MP: These are incremental advancements on the IO die that allowed us to give our customers in high performance desktop, to leverage that AM4 socket while getting these performance gains - that was a very calculated move to deliver CPU performance while giving continuity to our customer base. We are constantly driving power efficiency - with Zen 3 the focus was on the core and the core-cache complex in driving the bulk of our power efficiency.

 

IC: Can you talk about AMD’s goals with regards to IO and power consumption - we’ve seen AMD deliver PCIe Gen4 in 7nm but the IO die is still based in 12/14nm from Global Foundries. I assume it is a key target for improvements in the future just not this time around?

MP: It’s generational - if you look to the future we drive improvements in every generation. So you will see AMD transition to PCIe Gen 5 and that whole ecosystem. You should expect to hear from us in our next round of generational improvements across both the next-gen core that is in design as well as that next-gen IO and memory controller complex.

IC: Speaking about the chiplet itself, the AMD presentation gave us a high-level view of the increased core complex. We’ve noted that the off-chip communication for those chiplets has now been moved from the center of between the two core complexes to the edge. Are there any specific benefits to this, such as wire latency, or power?

MP: You look at that optimization trade-off, marrying the logical implementation with the physical implementation. So the new cache core complex was designed to minimize latency from the CPU cores themselves into that cache complex. To put the control circuits being placed where they are means the longer wire lengths can go to the less latency sensitive circuits.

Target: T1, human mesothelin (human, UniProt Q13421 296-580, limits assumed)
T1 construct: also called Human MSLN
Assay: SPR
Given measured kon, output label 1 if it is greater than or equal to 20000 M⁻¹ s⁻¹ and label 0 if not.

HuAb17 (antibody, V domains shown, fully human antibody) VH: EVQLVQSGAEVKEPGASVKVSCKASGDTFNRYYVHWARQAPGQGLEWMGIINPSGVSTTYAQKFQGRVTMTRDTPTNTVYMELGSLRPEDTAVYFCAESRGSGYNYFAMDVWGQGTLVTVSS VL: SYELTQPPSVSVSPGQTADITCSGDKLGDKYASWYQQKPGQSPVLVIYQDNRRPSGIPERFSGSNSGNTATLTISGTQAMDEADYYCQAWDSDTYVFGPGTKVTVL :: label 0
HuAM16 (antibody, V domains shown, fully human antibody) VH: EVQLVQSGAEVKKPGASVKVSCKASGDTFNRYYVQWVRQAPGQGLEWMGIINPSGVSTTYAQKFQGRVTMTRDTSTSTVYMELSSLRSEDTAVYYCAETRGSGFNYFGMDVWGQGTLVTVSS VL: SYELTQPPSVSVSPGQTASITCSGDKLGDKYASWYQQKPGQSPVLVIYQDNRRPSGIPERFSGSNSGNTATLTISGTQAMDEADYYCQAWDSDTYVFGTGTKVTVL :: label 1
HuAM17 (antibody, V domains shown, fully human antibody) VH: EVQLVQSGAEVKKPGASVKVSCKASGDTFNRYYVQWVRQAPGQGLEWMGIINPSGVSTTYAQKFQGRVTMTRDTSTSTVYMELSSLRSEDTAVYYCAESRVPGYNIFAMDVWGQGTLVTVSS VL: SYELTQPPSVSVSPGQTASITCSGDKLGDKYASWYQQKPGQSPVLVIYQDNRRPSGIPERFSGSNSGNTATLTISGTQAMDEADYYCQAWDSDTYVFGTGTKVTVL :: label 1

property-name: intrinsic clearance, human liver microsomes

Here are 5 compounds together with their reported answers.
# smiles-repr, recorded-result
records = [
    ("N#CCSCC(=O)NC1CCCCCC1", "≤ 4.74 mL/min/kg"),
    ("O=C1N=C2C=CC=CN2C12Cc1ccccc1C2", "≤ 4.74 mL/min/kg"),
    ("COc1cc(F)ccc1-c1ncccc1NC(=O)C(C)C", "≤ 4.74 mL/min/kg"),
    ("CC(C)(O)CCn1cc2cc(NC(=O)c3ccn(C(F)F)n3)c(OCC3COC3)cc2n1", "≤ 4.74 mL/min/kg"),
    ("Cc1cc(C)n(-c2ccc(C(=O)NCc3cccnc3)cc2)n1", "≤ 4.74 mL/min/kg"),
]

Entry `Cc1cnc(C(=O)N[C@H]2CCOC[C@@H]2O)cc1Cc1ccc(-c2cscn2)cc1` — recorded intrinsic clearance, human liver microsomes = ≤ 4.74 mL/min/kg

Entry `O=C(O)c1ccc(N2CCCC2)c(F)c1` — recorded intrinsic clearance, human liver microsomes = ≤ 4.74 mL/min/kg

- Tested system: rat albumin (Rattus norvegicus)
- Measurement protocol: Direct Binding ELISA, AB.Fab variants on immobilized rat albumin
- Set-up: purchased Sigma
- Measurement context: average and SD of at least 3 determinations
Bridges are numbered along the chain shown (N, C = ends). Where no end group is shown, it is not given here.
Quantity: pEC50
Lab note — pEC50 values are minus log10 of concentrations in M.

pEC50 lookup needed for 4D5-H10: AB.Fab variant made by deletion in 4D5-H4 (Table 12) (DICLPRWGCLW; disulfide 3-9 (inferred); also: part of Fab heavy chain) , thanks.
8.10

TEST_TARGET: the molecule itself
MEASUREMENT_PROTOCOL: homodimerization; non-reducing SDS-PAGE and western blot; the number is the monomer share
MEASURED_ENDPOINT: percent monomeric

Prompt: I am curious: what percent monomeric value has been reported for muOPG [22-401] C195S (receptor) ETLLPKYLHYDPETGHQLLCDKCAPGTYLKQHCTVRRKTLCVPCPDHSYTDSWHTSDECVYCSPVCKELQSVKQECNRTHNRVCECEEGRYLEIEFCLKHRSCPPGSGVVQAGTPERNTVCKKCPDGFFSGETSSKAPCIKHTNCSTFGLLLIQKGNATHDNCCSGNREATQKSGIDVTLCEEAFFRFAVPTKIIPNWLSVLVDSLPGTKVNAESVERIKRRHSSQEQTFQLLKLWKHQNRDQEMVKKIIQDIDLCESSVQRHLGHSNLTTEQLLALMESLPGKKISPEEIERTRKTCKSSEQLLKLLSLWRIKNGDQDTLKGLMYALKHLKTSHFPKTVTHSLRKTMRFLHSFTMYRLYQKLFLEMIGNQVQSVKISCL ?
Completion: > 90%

IC: Over the last couple of years, AMD has presented that it has a roadmap when it comes to its Infinity Fabric design, such as striving towards the two typical areas of higher bandwidth and better efficiency. Does Zen 3 and the new Ryzen 5000 family have any updates to the IF over Ryzen 3000?

MP: We do - we made improvements, you’ll see new security elements that will be rolling out. We boosted our security, [and] we are always tuning our Infinity Architecture. With Zen 3 the focus was on delivering the raw CPU performance. So in terms of our Infinity Architecture for Ryzen desktop it’s incremental, and we’ll be rolling out some of those details - we’ve very excited about it and it’s a great compliment to the main headline story, which is CPU performance leadership.

 

IC: With AMD and Intel, we’re now seeing both companies binning the silicon from the fabs to within an inch of its maximum - leaving very little overclocking headroom just so users have that peak performance straight out of the box. From your perspective how do features such as the Precision Boost Overdrive, where frequencies go above the stated range on the box - how do features like that evolve or do they just slowly disappear as binning optimization and knowledge increases over time?

MP: Of course our goal is to maximize what we support with our maximum boost frequency. With Zen 3 we do increase that to 4.9 GHz. We’re always focused on improving our binning - the way you should think about it is [that] we’ll always have the best boost frequency that we can provide, and it is tested across the full gamut of workloads. Our test suite tries to cover literally every type of workload that we believe our customers would be able to run on our CPU. But end-users are very smart, and they might have a segment of those applications, and our thought is that we will continue to provide overclocking so that the enthusiast that really understands their workloads and may have a workload that gives them an opportunity to run even faster given the unique nature of what they are interested in, of what they’re running, and we want to give them that flexibility.